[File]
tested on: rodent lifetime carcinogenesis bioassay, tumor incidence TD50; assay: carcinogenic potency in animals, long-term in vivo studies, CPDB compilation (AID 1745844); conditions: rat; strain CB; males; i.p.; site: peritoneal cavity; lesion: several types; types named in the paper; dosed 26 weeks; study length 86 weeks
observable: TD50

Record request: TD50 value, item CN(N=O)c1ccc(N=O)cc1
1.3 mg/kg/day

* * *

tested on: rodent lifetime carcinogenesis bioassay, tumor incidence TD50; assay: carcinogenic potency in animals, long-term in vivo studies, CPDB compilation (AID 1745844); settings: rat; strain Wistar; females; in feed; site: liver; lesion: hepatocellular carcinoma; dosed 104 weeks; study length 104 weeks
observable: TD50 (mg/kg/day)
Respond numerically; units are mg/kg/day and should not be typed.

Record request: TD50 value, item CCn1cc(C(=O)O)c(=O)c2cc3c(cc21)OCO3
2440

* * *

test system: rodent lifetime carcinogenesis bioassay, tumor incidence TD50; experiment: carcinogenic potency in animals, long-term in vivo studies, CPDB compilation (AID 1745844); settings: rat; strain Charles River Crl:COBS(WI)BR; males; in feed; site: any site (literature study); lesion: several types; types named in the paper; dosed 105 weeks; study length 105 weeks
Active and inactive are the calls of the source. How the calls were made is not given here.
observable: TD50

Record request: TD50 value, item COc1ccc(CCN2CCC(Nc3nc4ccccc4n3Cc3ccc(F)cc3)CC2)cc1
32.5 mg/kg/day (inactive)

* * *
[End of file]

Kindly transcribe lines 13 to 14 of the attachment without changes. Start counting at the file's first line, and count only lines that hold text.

Active and inactive are the calls of the source. How the calls were made is not given here.
observable: TD50